It is clear that further investigation of the abuses is needed. The American people deserve a thorough review of all detention and interrogation policies used by military and intelligence personnel abroad, and a full accounting of all officials responsible for policies that allowed the abuses to take place.
What we got instead were nine incomplete and self-serving internal
investigations by the Pentagon. None of the investigators were given the authority to challenge the conduct of the civilian command. The report of the Schlesinger Panel found that abuses were "widespread" and that there was "both institutional and personal responsibility at higher levels." But Secretary Rumsfeld refused to let the panel to consider personal accountability for the abuses.
The Republican rubber-stamp Congress was complicit in the Administration's efforts to evade responsibility. The Military Commissions Act, enacted last summer, was intended to reinforce the protections of the Geneva Conventions which have guided our men and women in uniform so well for decades. But the new law still leaves much uncertainty. It emphasizes that murder and rape are clearly out of bounds, but it is far less clear about other atrocities such as placing detainees in stress positions for hours, or throwing cold water on their naked bodies, or subjecting them to water boarding.
Inexplicably, the Administration and the Republicans in Congress refused to state unequivocally in the Act that such practices are be prohibited. The Army Field Manual prohibits these practices, but the Administration refuses to limit its other interrogators. That leaves open the possibility of further abuses, and it puts our men and women serving overseas at greater risk.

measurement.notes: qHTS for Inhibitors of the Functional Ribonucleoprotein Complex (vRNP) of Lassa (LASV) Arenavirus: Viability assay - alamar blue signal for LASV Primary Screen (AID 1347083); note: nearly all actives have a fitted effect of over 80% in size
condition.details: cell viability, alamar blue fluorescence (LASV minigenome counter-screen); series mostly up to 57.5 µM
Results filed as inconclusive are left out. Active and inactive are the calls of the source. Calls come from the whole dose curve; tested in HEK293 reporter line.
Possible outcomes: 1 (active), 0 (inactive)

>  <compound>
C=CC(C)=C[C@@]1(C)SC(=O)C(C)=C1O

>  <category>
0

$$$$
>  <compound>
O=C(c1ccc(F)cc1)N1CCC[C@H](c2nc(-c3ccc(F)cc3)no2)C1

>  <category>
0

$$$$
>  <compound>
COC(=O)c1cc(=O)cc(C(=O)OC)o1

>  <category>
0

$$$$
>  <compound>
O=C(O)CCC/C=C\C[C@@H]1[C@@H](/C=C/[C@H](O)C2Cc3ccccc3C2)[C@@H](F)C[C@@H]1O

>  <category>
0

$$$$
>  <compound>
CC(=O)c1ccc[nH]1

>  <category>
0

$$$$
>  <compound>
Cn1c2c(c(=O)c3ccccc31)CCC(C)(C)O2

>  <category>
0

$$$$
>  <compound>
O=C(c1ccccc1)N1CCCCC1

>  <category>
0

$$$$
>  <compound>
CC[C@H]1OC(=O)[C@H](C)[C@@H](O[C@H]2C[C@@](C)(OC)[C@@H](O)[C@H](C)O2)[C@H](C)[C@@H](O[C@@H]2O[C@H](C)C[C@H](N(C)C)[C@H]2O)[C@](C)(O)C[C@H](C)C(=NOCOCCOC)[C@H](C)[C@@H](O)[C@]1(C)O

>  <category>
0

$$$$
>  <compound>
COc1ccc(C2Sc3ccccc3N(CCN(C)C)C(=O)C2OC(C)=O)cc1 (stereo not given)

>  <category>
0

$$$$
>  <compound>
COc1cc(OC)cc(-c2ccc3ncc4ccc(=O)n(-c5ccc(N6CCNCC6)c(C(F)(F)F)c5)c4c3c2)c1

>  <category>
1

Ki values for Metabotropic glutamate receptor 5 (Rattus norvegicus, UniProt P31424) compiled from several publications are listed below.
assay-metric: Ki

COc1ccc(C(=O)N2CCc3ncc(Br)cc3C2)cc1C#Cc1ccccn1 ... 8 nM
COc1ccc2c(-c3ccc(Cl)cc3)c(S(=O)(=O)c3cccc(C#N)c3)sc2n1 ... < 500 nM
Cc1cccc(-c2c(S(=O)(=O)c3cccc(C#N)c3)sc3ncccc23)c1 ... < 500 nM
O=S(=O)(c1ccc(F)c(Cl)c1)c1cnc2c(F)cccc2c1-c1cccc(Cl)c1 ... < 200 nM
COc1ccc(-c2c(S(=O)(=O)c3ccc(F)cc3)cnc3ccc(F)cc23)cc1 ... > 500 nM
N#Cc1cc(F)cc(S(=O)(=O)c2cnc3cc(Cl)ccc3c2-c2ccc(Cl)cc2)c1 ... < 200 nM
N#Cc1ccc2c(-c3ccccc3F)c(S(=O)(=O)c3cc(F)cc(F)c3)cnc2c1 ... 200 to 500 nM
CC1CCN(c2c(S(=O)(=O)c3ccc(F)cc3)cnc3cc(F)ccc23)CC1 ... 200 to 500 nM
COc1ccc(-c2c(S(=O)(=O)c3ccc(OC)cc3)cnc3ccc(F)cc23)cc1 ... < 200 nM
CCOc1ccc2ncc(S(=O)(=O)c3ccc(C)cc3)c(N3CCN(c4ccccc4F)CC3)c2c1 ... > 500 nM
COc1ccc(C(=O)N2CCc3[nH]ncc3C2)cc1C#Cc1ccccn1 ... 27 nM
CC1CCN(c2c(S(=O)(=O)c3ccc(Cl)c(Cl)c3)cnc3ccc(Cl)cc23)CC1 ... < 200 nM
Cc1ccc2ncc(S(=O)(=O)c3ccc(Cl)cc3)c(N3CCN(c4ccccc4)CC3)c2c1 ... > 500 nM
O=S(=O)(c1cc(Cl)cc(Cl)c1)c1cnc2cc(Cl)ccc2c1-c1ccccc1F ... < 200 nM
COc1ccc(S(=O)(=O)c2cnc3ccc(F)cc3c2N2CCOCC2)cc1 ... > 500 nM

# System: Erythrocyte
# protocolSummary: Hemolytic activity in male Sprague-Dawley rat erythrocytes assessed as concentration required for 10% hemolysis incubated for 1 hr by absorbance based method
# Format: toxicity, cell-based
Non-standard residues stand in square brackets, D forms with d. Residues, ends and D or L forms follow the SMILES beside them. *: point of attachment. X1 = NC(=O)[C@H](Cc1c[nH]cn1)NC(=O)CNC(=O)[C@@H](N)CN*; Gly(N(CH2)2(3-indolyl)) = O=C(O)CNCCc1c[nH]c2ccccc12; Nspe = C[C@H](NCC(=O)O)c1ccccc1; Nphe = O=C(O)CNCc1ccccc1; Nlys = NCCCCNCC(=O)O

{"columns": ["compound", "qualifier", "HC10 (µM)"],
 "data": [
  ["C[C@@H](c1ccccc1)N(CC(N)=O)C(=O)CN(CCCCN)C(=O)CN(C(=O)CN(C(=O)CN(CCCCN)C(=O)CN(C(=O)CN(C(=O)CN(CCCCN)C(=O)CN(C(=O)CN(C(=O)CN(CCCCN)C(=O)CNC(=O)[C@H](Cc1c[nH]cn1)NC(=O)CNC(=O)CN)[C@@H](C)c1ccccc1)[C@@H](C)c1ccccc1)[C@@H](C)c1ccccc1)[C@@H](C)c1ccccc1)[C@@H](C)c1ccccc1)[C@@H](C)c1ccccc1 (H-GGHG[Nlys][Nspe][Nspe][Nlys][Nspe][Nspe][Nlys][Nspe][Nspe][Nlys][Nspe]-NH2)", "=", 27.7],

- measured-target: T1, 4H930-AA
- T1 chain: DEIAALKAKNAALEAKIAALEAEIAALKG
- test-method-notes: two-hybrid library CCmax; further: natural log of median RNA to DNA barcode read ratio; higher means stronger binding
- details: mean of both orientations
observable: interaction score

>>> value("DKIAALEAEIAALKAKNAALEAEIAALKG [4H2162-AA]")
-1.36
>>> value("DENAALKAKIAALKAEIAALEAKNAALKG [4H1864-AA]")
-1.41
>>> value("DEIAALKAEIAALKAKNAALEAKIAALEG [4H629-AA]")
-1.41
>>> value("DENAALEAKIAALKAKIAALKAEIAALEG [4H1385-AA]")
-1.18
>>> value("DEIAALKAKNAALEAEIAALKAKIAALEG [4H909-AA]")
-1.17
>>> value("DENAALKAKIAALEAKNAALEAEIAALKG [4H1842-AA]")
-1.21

What is urgently needed is the enactment of specific legislation prohibiting such abusive interrogation techniques and restoring the right of detainees to challenge their detention through habeas corpus petitions.
The nation's standing as a leader on human rights and respect for the rule of law has been severely undermined by these atrocities. Some claim that the behavior is acceptable, because terrorists do worse. But by lowering our standards, we also reduce our moral authority in the world. The torture scandal has clearly set back our effort in the war on terrorism. The widespread perception that the U.S. condones torture strengthens the ability of Al Qaeda and others to create a backlash of hatred against America around the world.
An essential part of winning the war on terrorism and protecting our country for the future is safeguarding the ideals and principles that America stands for at home and around the world.
That includes the belief that torture is beyond the pale. The vast majority of Americans strongly reject the cruel interrogation tactics used in Iraq, Afghanistan, and Guantanamo. The American people hold fast to our fundamental values.
The challenges we face in the post-9/11 world are obvious, and the stakes are very high. Working together, we have met such challenges before, and I'm confident we can do so again. Nothing less than the rule of law, and America's respect in the world are at stake.